TALLAHASSEE, Fla. — The latest of a string of MagLab-affiliated scientists has won a highly respected award from a leading manufacturer of superconducting magnets.
Oxford Instruments has named MagLab physicist Chiara Tarantini the 2014 winner of its Lee Osheroff Richardson North American Science Prize.
Tarantini has been studying a wide range of high-field superconductors at the MagLab’s Applied Superconductivity Center, focusing on finding ways to make superconducting materials useful for high field magnets. Her research interest lies between the understanding of mechanisms involved in the superconductivity of new materials and the study of properties essential for applications in both low and high temperature superconductors.
Superconductivity is a special physical state of matter (much like ice and steam are different physical states of water) that can only be achieved in some materials at very low temperatures. While the “normal” electricity that moves through a typical copper wire encounters resistance (which generates heat), the electricity moving through a superconductor encounters no resistance, creates no heat, and as a result is far more efficient. Physicists have been studying the phenomenon for decades, and today many research and hospital magnets (used in MRI machines) use superconductivity. Tarantini’s research involves efforts to create superconducting magnets that can operate at warmer temperatures.
Tarantini will be presented with the prize at the annual meeting of the American Physical Society in March in Denver.
Previous winners of the prize include several MagLab-affiliated scientists, including staff scientist Vivien Zapf and three physicists who regularly rely on MagLab facilities for their research: Lu Li of the University of Michigan, Ken Burch of Boston College and Suchitra Sebastian of the University of Cambridge.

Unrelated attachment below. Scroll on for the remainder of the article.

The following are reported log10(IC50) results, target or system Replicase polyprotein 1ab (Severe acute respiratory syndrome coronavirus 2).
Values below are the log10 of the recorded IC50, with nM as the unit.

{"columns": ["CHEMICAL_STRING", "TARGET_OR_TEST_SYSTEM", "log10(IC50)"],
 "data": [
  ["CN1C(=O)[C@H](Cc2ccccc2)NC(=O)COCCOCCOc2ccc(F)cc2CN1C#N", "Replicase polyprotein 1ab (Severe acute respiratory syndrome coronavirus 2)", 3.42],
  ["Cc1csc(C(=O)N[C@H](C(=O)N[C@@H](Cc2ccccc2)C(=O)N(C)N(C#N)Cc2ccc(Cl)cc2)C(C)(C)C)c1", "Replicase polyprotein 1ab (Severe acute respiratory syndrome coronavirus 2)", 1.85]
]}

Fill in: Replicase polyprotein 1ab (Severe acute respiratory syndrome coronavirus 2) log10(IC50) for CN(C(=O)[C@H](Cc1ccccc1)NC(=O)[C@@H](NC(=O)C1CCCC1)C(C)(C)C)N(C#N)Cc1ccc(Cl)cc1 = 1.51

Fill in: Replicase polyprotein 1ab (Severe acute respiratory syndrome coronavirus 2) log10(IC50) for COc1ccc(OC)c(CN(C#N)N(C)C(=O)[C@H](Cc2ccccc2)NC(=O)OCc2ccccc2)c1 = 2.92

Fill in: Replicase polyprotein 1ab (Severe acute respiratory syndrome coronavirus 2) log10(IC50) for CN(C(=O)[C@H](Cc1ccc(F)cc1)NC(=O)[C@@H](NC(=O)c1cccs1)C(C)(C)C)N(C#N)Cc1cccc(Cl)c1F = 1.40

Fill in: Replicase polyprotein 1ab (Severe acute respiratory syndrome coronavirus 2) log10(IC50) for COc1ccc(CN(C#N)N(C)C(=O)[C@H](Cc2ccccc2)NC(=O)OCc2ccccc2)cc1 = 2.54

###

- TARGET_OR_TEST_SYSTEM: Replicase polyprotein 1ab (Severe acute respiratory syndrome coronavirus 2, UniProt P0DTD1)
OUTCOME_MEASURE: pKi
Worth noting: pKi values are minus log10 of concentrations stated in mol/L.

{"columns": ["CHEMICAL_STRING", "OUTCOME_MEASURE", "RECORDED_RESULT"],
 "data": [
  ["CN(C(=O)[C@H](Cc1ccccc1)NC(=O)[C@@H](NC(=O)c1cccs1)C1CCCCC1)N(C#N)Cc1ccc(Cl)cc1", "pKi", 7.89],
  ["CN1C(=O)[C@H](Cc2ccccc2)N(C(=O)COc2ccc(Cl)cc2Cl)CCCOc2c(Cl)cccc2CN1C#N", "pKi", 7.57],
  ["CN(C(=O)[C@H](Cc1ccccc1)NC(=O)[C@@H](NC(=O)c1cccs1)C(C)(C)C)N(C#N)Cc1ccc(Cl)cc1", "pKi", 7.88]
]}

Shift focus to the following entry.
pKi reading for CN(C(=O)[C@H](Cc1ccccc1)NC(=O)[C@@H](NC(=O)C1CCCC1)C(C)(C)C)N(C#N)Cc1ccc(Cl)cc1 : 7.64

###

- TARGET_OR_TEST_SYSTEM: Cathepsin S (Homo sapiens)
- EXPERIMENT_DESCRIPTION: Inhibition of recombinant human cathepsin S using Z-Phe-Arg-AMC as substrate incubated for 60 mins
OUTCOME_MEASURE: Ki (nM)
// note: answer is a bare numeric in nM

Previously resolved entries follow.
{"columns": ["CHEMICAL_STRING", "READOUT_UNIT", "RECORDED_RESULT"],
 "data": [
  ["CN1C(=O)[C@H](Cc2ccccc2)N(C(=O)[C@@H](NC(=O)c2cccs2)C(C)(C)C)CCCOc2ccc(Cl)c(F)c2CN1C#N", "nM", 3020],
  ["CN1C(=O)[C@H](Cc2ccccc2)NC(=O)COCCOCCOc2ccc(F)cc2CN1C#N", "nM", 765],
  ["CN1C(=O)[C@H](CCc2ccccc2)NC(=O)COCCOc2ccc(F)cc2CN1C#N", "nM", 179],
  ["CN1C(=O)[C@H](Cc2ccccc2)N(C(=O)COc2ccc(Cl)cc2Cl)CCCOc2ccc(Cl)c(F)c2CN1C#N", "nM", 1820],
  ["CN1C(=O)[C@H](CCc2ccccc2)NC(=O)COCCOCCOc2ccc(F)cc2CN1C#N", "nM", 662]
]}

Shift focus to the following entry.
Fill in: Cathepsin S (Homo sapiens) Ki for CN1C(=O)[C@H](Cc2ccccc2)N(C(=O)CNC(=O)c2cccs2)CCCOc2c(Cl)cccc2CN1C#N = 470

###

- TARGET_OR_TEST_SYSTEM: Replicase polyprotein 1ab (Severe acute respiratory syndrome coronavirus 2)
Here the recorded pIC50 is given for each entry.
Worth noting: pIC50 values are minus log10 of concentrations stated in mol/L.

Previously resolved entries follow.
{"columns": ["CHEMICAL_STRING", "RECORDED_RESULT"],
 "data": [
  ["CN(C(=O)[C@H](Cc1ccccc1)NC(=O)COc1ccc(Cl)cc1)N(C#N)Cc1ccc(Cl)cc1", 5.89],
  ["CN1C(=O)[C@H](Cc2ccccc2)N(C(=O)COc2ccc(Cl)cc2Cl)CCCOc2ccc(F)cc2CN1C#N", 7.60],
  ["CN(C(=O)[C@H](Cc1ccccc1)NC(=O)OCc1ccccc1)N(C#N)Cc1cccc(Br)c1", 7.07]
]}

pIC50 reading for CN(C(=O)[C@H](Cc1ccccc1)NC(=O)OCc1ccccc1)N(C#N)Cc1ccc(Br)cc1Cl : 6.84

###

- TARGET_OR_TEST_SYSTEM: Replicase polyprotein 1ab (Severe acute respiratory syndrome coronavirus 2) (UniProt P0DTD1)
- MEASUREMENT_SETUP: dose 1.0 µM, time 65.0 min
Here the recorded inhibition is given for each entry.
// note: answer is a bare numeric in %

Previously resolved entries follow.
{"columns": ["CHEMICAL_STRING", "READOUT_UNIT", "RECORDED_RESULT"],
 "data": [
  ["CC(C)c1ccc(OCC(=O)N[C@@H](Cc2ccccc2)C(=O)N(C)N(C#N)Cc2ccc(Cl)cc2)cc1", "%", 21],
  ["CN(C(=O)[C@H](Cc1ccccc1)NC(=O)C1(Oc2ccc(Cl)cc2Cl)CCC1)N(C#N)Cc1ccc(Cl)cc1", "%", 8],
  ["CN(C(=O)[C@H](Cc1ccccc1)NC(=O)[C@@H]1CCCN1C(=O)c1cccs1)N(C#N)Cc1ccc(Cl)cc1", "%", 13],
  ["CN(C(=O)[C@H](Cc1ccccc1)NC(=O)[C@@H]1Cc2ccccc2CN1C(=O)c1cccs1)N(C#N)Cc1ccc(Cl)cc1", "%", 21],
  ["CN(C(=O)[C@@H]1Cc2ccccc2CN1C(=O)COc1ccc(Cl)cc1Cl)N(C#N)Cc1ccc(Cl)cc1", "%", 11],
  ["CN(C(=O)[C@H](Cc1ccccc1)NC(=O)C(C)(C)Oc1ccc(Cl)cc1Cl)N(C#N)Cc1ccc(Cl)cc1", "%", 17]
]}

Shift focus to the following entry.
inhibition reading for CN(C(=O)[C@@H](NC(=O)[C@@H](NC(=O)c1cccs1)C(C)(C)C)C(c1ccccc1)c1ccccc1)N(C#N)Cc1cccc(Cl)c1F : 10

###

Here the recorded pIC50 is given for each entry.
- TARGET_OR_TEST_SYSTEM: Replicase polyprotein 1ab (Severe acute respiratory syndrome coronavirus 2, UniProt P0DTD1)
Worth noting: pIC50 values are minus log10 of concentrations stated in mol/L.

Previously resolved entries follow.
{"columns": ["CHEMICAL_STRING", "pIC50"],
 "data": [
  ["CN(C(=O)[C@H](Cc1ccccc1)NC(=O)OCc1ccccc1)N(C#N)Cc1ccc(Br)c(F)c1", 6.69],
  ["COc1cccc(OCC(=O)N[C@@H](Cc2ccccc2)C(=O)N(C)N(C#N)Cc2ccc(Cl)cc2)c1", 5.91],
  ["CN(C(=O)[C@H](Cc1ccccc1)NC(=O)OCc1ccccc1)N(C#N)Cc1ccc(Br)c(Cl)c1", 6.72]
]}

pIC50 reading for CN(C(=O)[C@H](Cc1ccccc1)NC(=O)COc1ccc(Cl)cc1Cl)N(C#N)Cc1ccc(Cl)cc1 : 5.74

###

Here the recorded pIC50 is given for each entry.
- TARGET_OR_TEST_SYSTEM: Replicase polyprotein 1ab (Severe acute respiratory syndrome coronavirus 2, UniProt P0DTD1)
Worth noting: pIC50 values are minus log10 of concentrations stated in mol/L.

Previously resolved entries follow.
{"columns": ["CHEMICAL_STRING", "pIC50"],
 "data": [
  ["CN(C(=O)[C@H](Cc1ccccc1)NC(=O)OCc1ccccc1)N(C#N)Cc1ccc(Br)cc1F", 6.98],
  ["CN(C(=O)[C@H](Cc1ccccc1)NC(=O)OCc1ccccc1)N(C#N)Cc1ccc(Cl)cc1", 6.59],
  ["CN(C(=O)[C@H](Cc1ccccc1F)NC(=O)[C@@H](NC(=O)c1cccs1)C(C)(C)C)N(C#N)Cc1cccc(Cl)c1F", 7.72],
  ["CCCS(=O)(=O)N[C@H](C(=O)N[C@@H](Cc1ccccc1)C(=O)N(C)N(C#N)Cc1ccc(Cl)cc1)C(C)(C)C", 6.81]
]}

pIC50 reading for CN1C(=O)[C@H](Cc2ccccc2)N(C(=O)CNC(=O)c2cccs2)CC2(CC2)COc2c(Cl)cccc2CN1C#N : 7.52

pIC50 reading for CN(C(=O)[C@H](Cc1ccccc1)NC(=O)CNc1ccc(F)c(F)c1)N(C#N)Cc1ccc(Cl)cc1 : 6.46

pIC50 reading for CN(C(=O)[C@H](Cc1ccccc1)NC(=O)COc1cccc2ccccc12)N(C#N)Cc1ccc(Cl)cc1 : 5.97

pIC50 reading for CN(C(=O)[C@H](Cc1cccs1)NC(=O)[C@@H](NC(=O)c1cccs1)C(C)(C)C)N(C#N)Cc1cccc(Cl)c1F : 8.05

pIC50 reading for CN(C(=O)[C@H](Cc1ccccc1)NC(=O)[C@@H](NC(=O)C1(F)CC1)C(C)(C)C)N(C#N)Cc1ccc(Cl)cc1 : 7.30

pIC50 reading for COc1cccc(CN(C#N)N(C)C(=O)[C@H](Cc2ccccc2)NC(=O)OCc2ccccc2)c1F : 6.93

Located in the United Kingdom, Oxford Instruments is a leading provider of superconducting magnets and other high technology tools and systems for research and industry. For more information on Tarantini’s award, please visit the Oxford Instruments website.
The National High Magnetic Field Laboratory is the world’s largest and highest-powered magnet facility. Located at Florida State University, the University of Florida and Los Alamos National Laboratory, the interdisciplinary National MagLab hosts scientists from around the world to perform basic research in high magnetic fields, advancing our understanding of materials, energy and life. The lab is funded by the National Science Foundation (DMR-1157490) and the state of Florida. For more information, visit us online at nationalmaglab.org or follow us on Facebook, Twitter, Instagram and Pinterest at NationalMagLab.